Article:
What to do if you don’t like networking events?
We all know that networking is important but finding the right type of networking event isn’t always easy – and who’s got loads of time on their hands to do it?
It’s particularly hard for introverts and anyone who doesn’t enjoy meeting strangers in what can often be a fairly fake situation.
If you’re anything like me you’re probably quite fussy too, so that makes it even harder. I’ve been to those stuffy events where people are speed networking with business cards and it just doesn’t feel genuine.
Surprisingly, online networking has worked really well when it comes to building my business network, but I’m sure you’ll agree – nothing beats meeting in person.
How to find the right type of networking event for you
Truth is – if it's not the right type of environment, you probably won’t get the results you want. So be clear on the type of situations that you do and don’t like.
I avoid anything that will make me want to hide on my phone or overdose on biscuits.
At some point, you’ll probably want to be a bit more experimental, but you should still sense check if it’s going to have like-minded people attending.
I’ve been to a couple of events hosted by Janet Murray, the marketing expert. Whilst they were fairly large in number, Janet’s a great teacher and most importantly (to me) she sets up small tables so you do get to meet and spend time with people.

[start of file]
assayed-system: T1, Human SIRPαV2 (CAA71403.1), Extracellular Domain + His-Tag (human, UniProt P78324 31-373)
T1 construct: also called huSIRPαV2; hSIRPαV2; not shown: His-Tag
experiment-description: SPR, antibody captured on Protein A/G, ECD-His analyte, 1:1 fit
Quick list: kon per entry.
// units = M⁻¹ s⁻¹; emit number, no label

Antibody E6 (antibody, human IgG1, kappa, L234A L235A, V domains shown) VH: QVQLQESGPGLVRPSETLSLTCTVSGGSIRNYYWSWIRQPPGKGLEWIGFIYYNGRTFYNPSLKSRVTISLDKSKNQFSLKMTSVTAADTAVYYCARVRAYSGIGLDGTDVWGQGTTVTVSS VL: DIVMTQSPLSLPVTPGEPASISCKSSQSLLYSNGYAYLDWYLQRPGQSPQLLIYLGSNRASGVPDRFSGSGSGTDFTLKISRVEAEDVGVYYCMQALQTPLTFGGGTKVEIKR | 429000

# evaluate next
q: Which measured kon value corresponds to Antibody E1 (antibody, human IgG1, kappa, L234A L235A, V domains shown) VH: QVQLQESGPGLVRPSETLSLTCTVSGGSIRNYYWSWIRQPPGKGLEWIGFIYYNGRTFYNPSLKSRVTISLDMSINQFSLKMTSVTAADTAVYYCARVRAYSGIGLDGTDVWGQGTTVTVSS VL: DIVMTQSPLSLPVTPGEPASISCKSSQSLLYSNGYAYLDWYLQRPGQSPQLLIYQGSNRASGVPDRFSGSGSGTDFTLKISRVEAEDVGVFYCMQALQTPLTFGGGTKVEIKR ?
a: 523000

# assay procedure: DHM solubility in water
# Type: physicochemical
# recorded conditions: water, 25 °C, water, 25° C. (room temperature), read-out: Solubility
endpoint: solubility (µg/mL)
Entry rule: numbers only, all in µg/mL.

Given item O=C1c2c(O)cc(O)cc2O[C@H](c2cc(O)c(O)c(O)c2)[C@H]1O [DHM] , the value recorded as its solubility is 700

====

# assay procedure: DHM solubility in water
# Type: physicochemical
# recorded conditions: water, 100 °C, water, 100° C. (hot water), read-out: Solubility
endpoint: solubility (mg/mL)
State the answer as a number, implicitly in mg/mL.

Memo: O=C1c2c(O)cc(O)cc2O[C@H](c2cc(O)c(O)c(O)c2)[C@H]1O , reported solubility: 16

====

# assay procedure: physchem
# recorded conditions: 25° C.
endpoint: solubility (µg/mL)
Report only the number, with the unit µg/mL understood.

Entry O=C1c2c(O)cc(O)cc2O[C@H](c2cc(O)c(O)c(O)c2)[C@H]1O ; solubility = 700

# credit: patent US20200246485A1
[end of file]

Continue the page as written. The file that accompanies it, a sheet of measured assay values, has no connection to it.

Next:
Tim Queen’s events are always fun and he attracts friendly, helpful people.
Like-attracts-like as far as I’m concerned.
But it's unlikely that you'll find me at a LinkedIn local because I need more than LinkedIn in common.
Eventbrite is a good place to whet your appetite but always ask your friends and contacts for recommendations too.
I usually ask myself these questions:
1. Are these my people?
And by that, I don't mean are they working in my sector, but are they like-minded and am I going to feel included?
2. Is the event going to be too big?
I don’t like big events and venues as a rule. I’ll probably get FOMO as I won’t be able to see who’s there.
3. If it’s a small event or round a table is there an agenda of sorts?
And is there a danger of me getting stuck with the people sitting next to me? This could go both ways and if goes badly I don’t want to feel trapped.
Again there’s FOMO of other conversations and I don't really have time for too many ‘socials’ without learning something new.
4. Am I expected to stand up and deliver a one-minute pitch?
And even worse will I have to listen to loads of other one-minute pitches?
5. What am I hoping to take away?
And I don’t mean a goody bag!
Which got me back into organising my own events
There’s nothing like getting a small group of people together to share insight and breakfast.
It was something I used to do almost monthly.
In the past I often hosted with an industry expert – Jonathan Akeroyd (ex-Alexander Mcqueen), Claire Kent (luxury analyst), Felicity Green (first woman on the board of the national press), Bruce Robertson (innovation and creative strategy in HR) and Emily Zak (ex-Vogue) to name a few.
I’ve recently started hosting small events again
As well as bringing like-minded people together to share knowledge and expertise we’re creating a community. Friendships are being sealed, connections and networks are growing, and we’re teaching, learning and challenging each other as peers and experts.
We’re planning a series of networking meet-ups and we'd love you to join us.
If you’re interested in hearing more about our networking events please do get in touch.
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